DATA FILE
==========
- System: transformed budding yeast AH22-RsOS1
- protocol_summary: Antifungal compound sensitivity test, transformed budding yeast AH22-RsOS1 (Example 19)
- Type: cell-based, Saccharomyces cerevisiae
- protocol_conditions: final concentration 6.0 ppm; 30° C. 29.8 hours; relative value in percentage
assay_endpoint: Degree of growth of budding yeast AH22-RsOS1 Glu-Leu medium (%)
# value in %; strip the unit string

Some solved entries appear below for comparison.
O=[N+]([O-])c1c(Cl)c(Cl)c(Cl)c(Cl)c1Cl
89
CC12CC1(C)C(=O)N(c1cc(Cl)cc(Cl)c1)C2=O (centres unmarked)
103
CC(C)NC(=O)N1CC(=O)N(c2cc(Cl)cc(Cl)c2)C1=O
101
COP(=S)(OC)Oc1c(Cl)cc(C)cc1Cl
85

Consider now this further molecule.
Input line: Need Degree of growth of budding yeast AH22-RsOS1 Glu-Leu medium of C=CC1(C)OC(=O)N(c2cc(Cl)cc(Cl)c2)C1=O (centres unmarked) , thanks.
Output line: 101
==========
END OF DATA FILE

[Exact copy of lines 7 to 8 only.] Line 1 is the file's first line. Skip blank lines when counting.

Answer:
Some solved entries appear below for comparison.
O=[N+]([O-])c1c(Cl)c(Cl)c(Cl)c(Cl)c1Cl